The title comes from Rudyard Gamble’s novel about a young Astros prospect named Carlos Correa that is saved by a non-Portuguese man named Jeff. Jeff Luhnow is his full name, and he’s the only straight man named Jeff in the northern hemisphere. A point that Rudyard only alludes to in the 4th chapter, when he says, “As he read the Doppler radar outputs that track the ball in three dimensions, Jeff chewed corn from the cob, careful to not disturb his mustache that still had the fragrance of a dame.” The adventure novel is full of twists and turns. Correa is signed as a 17-year-old in 2012 and hits, then is called up to Single-A and hits, then is called up to High-A and hits, then is called up to Double-A–Now that I think about it, it’s pretty straightforward. Not too many twists. Correa hits everywhere he goes. According to the novel, Correa even succeeds when he comes upon a fellmonger on the Appalachian plain. Rudyard’s adventure novel first appeared in serialisation form in SABReader’s Digest underneath the horoscope. A fact that once disturbed Rudyard, but when his horoscope read, “The two-plus months of waiting are over, Correa’s being called up,” even he took pause. Any the hoo! I already went over my Carlos Correa fantasy about two weeks ago. I told everyone to grab him then, so the same holds true now. If you don’t think you have room, think of the trouble Jeff, Rudyard and Correa went through to make this possible. Anyway, here’s what else I saw this weekend in fantasy baseball:

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Entering June, it’s becoming a two-horse race between Hannibal Montana (Csifu) and Razzball’s own J-FOH in our dynasty league – the Razznasty. There’s a group duking it out behind them, but both teams have pretty much dominated the league so far. Since our last update, J-FOH has pulled away from R’azbahl Al Ghul and closed the gap on Csifu’s first-place lead. Csifu’s squad continues to pitch incredibly well with an absurd 2.56 team ERA. J-FOH leads the league in homers (by 18), and has gone toe to toe with Csifu in wins and saves. His 3.04 team ERA is good for second in the league while his WHIP is sitting third. Somehow these two teams managed to avoid the starterpocalypse and forgot to invite the rest of us into their bunker. Read on for a look at the full standings, this month’s trades, and our league’s FAAB report.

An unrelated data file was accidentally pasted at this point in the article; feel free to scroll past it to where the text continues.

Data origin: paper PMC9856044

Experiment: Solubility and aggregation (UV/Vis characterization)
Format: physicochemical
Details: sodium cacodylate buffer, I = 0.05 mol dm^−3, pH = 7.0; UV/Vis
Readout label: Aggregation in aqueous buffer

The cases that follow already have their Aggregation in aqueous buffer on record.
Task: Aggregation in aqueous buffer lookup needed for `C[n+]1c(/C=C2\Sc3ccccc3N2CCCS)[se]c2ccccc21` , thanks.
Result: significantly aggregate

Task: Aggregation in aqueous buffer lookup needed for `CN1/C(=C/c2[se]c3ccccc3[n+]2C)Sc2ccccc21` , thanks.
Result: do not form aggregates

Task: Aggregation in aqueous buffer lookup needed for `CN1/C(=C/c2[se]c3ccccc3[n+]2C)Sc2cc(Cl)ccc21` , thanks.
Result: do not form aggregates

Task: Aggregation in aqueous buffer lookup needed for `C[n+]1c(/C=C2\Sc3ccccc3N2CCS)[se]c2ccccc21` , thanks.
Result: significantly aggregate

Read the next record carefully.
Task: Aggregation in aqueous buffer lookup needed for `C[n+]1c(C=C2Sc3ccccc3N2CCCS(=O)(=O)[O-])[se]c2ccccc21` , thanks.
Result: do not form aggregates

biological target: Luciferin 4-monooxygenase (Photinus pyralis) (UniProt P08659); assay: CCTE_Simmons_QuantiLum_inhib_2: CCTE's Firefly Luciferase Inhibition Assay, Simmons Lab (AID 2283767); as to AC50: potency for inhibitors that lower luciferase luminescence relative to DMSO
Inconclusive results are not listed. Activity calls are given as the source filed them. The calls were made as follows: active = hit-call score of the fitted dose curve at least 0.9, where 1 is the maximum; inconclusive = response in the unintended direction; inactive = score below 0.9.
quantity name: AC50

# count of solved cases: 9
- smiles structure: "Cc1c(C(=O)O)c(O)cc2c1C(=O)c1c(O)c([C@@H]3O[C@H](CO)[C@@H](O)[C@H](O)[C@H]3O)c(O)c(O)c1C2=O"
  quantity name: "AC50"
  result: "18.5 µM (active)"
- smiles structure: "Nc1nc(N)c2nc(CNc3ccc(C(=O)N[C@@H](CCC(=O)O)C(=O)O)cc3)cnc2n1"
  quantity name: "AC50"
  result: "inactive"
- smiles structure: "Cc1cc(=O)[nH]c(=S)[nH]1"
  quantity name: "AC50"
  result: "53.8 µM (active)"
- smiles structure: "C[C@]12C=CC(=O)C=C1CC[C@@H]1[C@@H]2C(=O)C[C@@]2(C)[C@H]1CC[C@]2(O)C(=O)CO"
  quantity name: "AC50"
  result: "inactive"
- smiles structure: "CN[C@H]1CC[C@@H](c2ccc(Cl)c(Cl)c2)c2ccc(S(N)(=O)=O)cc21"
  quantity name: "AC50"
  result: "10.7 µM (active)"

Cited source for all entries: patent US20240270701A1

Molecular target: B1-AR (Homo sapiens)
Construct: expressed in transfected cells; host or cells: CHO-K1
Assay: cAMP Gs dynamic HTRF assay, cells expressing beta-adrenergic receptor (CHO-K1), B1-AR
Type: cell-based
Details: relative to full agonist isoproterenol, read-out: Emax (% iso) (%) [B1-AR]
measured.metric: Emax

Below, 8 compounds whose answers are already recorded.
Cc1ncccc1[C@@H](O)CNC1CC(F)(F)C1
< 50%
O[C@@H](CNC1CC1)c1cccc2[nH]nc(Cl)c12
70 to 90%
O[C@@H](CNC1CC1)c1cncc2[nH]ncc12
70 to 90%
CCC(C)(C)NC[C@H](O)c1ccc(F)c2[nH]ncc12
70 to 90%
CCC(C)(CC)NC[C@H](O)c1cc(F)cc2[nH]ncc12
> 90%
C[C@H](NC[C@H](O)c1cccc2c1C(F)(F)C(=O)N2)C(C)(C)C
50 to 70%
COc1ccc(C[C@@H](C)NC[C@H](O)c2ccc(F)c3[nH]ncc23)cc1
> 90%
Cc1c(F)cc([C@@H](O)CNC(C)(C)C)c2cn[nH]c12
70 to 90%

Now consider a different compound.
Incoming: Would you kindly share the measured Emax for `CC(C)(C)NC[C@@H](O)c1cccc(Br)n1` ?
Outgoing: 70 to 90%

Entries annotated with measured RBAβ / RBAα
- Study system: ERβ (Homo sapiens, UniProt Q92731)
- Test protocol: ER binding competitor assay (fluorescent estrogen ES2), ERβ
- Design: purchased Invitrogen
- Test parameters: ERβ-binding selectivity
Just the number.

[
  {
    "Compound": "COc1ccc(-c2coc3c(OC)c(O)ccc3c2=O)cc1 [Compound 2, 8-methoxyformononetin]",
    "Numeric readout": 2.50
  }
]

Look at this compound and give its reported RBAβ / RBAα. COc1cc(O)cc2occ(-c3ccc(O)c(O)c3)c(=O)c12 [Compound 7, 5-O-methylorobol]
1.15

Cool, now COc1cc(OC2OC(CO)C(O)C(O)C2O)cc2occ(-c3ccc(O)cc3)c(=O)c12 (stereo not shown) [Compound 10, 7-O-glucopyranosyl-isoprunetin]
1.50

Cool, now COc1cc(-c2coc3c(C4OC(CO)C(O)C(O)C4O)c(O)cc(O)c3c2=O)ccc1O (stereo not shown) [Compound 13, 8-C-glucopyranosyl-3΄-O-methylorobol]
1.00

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Last week I recommended Shawn Tolleson, a player that seemed on the cusp of closerdom.  The closer’s role is now his and even though they have a player in Keone Kela that is being groomed for the role (thanks for the tip, Smokey!), it is my belief that Tolleson will stay the closer until he loses the job by blowing saves, but that could be said of just about any closer.  This week it’s time to turn our attention to the happenings in Seattle, where Fernando Rodney has an ERA of 6.23 so far this year.  I’ve previously recommended Danny Farquhar but he’s been almost as bad as Rodney. Both of them sport BABIPs of about .350 so it’s been some bad luck in addition to bad pitching.  Your answer:  Carson Smith.  Some of you have caught on already because his RCL ownership is up to 39% but it should probably be near 100%.  His ERA is 0.90 but his FIP and xFIP are 2.40 and 2.36 because his BABIP (.182) and LOB% (95.6%) are unsustainable.  So now you know where all of Rodney and Farquhar’s luck went.  The sustainable part is the solid 23:5 K:BB in 20 innings.  That’s closer material.  He could, in theory, be named the closer any day now, but unfortunately Rodney has been given a long leash so it’s not likely to happen until after the next blown save or two.